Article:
The city was a place of beginnings for everyone. No matter where you were born you inevitably had to go to the city and find work. There was plenty of it as well, but you had to make a world for yourself, nobody else would. You would have to find a home and if you couldn’t, you would have a few other options. I was in this position upon moving to the great city, having just passed an interview for a job I was to start on Monday. Of course, I would need to find a place to stay and with such limited amounts of money, I knew I couldn’t pay for this shelter.
The first day was certainly the most difficult. I had a suit and a briefcase of money that would pay for my food every day. However, I could not afford a home until the end of the first month. What would you do in such a situation? I ended up sitting on a bench on the side of a road and wondered myself if I could find a place. Night eventually came and I was practically dead on my feet. I wasn’t about to attempt sleeping on the bench, but it soon hit me, there was a shelter in the city.
Throughout that night I walked up pavements and asked anybody I could see for directions. Some of these I truly believed were correct, but I just ended up in another zone of the city, meeting people who told me it was in another area. I didn’t give up, a shelter was what I needed and so that is where I journeyed. Around one in the morning I found it, tucked away between two buildings, a hovel in the darkness. I spoke to the receptionist, a disgruntled old man who eyed me up and down and told me to go home.
I explained my situation, but he didn’t follow for a moment. All he saw was a tidy man with a briefcase. Still, my desperation was beginning to show the more I begged him until he no doubt saw the fear and hopelessness of a homeless man in me and he conceded. I was charged a small amount and he led me to a bed that would be my own. I slept on my briefcase, happily amongst many in that large room.
Some of you are telling me to tell my boss, but pride was something I held dearly in those times; pride of reputation if not pride of self. The real challenge was keeping clean when it came time for me to go to work. I sacrificed two meals to purchase soap, a razor and a pair of scissors. I washed myself rather unpleasantly in a community shower, changing into one pair of civvies to save the suit. Shaving was hard and cuts were inevitable, but shaving cream was far too pricey. Still, I managed it. I worked an entire week this way, maintaining the companies respect for me. Of course, my situation was only going to get worse, but I would fight it till the end of the month.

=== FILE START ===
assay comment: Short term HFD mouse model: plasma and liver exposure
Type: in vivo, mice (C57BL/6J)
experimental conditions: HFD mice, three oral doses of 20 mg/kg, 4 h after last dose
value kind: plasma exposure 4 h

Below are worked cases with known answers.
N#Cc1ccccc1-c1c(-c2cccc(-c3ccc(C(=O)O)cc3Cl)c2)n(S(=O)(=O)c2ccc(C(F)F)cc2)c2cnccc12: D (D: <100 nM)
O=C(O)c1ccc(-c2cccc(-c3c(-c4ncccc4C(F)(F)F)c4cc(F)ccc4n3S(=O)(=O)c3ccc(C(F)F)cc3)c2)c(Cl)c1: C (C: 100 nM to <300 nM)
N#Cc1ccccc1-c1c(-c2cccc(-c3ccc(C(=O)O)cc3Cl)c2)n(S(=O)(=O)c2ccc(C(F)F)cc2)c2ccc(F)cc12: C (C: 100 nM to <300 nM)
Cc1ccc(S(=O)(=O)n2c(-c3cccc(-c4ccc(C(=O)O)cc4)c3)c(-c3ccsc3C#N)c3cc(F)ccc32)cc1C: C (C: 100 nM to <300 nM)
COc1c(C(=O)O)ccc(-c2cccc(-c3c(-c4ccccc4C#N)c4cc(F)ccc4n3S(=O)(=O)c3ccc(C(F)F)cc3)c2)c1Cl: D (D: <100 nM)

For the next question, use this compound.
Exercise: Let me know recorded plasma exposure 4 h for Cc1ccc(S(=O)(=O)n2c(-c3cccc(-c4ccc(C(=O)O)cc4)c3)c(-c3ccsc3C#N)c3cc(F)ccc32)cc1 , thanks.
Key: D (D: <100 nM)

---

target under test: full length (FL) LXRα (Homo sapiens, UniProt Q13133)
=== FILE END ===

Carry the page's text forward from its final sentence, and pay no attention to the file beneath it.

Finally, the inevitable did happen and I had money in my bank account. I stared at my dwindling food funds, my miserly behaviour saving me enough to purchase proper body-care to bring me back to my old self without a shower. Receiving my first-paycheck was a major boon, drawing money from an ATM and meeting with an apartment owner.
The apartment was from a bygone age, the furniture and decoration I dated from the early nineties, but other than that it had a shower and a bed. He informed me that the furniture did not belong to him and I could have it. The previous owner had moved out rather quickly a few months ago without a second thought for the furniture. I understood now why the apartment was so cheap, it was storage space that had been outfitted to be a home. Still, this was only a benefit to me.
I cleared that apartment out of any furniture I didn’t need, selling it for a good price or selling it for scrap. It was time to make a climb up the ladder and even the barebones of an apartment was a few rungs above living in a shelter. When I finally returned to work I felt like a new man, clean, moderately healthy and well rested. I shook hands with the boss two week after that, he heard about my suggestions for marketing and found them lacking, but creatively inspired. That show of originality turned out to be something that he held dear in the company.
I continued my work under the manager for the next three months before I was offered a position. When it comes to working in corporate you need to understand that doing your job right does not afford you a promotion or raise nearly as fast enough. You need to excel and show up your boss, so whenever it came down to the kissing-up sessions I wasn’t treating the boss like a god, but rather a pier. I educated myself with books and told him about areas of the company that could be improved and more importantly, why they were costing us too much money.
My ambition shined bright and I could not be ignored. I am never a cruel or a rude man, but a straight man. I got to the point, but I was never so blunt. The next month I was transferred to another department, working with other managers like the one I had ordering me around. I would stay at this position a lot longer than my time as an average employee, but I ran a tight ship, always making myself dependable, but once more, exceeding expectations and providing input to my betters.
I never forgot my stay in the shelter, the struggle of what a man must go through to find a job. When my position was high-enough I made a suggestion that seemed unlike me, but I reasoned it as a publicity stunt. It was a program for homeless and disheveled people to find a job in the city, creating a network between many shelters and homes as well as large companies like my own. We were helping people off the street into jobs or into education and training. It was a slow process, but wholly it was an appreciated one.
I never needed to do it. There was no personal gain as the company took all credit. It wouldn’t benefit me in a physical way, but I felt a lot better knowing an honest worker need not fall so low.